Disclaimer: The views expressed within this article are entirely the author’s own and are not attributable to Wessex Scene as a whole.
It is a common sight to any Twitterholic – a Union Jack in a twitter handle. This one small symbol brings with it connotations of patriotism at best and racism at worst – but why has it become this way?
As a centrist caught in the middle of a culture war, the ever-increasing polarisation of society and the hate and anger this causes is an awful shame. What is possibly more upsetting is seeing how the Union Jack has become so synonymous with one faction of this war. However, upon delving deeper, it should not come as a surprise that nationalists hold the flag in such high regard. The flag is a symbol of what was once the most powerful nation, military and empire of all time.
This is something recognised in national polls, where 60% of respondents to a 2012 YouGov Poll associated the Union Jack with the British Empire and over 70% associate it with the armed forces. What is more striking from the poll however is the lack of people that associated the flag with a ‘modern and diverse Britain’, at only 37% of respondents, and that a quarter of Scots associated the flag with ‘racism and extremism’. These statistics suggest a vision of the flag to a majority of British people as a symbol of imperial glory and when used as part of a nationalist agenda, suggests a desire to return to the levels of power and influence Britain once held – and possibly the demographic structure too.
These beliefs stand as a stark contrast to those of the liberal left, who find themselves highly critical of the British Empire and its wrong doings. While it is clear that Britain’s imperial past does not paint us in a good light, these connotations do not have to be the case. What if the left took this symbol of nationalism with its negative connotation and adopted it to show an improving, modernising Britain that is open to all?
The connotations of certain symbols has changed often throughout history. The Swastika for example was once a common religious symbol, before being adopted by the Nazi Party and given the negative connotation that remains to this day. The opposite has happened with the term ‘Snowflake’. Once used as a term to describe younger generations who were perceived as weak or emotionally fragile, the term has began to gain new meaning thanks to Rebecca Solnit (the activist and author who coined the term ‘mansplaining’) who describes how ‘Individually snowflakes are exquisite; together they are superpowers’.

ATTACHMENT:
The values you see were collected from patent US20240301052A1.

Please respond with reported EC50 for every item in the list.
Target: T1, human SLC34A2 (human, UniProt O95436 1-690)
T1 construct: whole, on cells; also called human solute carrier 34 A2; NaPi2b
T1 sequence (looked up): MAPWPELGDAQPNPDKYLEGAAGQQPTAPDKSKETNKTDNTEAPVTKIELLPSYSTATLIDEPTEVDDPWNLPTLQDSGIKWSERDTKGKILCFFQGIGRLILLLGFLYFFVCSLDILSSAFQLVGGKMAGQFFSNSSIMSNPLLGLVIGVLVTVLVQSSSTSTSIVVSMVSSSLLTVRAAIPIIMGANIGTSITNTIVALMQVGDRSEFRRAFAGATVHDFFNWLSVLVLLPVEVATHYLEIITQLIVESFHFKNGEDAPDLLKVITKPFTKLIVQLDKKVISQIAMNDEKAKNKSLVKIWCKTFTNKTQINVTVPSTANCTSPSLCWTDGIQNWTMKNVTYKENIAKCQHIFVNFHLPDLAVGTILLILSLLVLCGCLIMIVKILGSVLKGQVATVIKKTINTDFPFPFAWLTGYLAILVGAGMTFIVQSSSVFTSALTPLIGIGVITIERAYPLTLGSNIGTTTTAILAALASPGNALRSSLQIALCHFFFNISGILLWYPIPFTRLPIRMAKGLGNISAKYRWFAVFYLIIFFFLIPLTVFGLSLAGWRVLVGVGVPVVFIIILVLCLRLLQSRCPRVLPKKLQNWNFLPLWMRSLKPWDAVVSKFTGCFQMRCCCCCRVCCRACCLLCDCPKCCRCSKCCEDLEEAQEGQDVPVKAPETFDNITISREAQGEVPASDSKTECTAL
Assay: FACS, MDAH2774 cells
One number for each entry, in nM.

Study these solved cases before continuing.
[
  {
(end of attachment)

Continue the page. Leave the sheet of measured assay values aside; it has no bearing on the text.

But what have we got in the UK to be proud of?
To me, this is a strange question. We have a huge amount of things to be proud of in this country. Our cultural power is huge. In music for example, the Beatles changed world music and artists like Queen and David Bowie remain crowd favourites even today. Then there is the modern music scene with Harry Styles, Dua Lipa and Lewis Capaldi all in the global top 30. And what about British sport? The Premier League is the world’s most popular football league and Wimbledon is the oldest tennis tournament in the world – and is also one of the largest.
Then we have our institutions. The National Health Service is one thing that nearly all Brits believe in – something that has become increasingly true throughout the pandemic. Even in 2017, just 9% of British adults disagreed with the principle of the NHS being free at the point of delivery and 66% of Brits would be willing to pay more taxes if it meant maintaining the NHS.
Alongside all of this is the British spirit. This goes further than the ability to make small talk about every weather condition – it is an underlying kindness. When an American serviceman broke down outside my parents’ house on a rainy day 15 years ago, he was shocked that my parents came out and invited him inside for a cup of tea. To most of us, this would not be a strange concept, but the serviceman said that such kindness would never have happened if the same happened to him back home.
It is this kindness that we have seen presenting itself even more regularly recently, throughout the national lockdowns. Whether this be the communal spirit to bring food to isolating houses (which I found myself grateful for when I had to isolate following a positive test) or larger acts of kindness – the kinds that are now so common, BBC News has a threaded article on them!
I think it is time that we start associating the red, white and blue of the Union Jack with these things that are worth being proud of, rather than our imperial past. To confirm, I am not aiming to cover up this past, in fact I whole-heartedly believe it should be taught far better both in schools and through media productions, but the Britain I see is one that could be leading the world not in anger and bigotry, but in a positive direction towards a greener and more economically equal future. So, for those who love Britain because of the good in the hearts of its citizens, we should take back control of our flag from the nationalists, protect it from racist connotations and start using it to promote a more modern, inclusive and (most importantly) kind Britain in the future.